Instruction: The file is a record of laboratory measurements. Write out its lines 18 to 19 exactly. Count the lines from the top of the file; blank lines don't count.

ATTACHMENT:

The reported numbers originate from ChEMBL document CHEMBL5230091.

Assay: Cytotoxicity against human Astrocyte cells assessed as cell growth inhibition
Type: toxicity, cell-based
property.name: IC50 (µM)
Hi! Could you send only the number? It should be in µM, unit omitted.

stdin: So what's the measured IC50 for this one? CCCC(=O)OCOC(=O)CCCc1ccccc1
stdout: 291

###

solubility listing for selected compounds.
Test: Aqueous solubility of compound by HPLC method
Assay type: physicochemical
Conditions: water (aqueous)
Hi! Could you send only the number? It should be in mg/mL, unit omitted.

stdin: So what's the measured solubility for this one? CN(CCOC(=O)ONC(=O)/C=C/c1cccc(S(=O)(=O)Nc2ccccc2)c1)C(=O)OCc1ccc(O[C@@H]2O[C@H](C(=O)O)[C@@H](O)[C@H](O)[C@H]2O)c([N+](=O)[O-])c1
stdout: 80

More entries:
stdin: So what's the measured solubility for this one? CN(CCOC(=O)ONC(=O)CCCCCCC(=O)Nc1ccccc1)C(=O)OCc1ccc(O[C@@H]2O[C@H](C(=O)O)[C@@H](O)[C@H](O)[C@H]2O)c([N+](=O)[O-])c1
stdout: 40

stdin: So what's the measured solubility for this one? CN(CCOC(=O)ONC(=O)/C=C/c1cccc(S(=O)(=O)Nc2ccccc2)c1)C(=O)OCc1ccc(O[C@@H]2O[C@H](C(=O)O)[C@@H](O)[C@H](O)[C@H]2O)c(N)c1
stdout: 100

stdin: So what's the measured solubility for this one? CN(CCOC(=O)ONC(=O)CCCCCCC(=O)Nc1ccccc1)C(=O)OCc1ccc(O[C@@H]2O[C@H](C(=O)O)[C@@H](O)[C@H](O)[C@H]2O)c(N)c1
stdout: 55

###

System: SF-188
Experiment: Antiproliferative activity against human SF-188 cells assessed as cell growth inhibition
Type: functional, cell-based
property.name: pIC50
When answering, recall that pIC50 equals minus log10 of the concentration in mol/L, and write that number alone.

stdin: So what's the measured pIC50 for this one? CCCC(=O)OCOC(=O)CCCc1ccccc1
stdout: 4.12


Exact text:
stdout: 40

stdin: So what's the measured solubility for this one? CN(CCOC(=O)ONC(=O)/C=C/c1cccc(S(=O)(=O)Nc2ccccc2)c1)C(=O)OCc1ccc(O[C@@H]2O[C@H](C(=O)O)[C@@H](O)[C@H](O)[C@H]2O)c(N)c1